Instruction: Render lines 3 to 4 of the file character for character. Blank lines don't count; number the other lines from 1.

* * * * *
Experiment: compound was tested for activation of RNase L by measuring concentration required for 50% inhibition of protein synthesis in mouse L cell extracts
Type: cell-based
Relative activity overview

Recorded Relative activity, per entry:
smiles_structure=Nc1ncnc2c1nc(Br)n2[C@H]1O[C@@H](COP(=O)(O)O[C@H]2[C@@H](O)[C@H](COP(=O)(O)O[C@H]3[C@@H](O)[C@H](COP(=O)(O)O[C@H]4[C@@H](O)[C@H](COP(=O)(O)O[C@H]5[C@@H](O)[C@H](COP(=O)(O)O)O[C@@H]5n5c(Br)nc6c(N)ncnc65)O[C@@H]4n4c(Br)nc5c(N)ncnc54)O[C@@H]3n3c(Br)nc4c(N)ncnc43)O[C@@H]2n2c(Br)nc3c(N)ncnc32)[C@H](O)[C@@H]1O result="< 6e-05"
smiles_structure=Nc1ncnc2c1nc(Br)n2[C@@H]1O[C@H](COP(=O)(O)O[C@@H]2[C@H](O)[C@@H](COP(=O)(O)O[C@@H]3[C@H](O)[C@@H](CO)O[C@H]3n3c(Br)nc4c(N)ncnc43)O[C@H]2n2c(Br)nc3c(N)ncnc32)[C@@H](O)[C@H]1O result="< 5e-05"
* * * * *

Relative activity overview

Recorded Relative activity, per entry: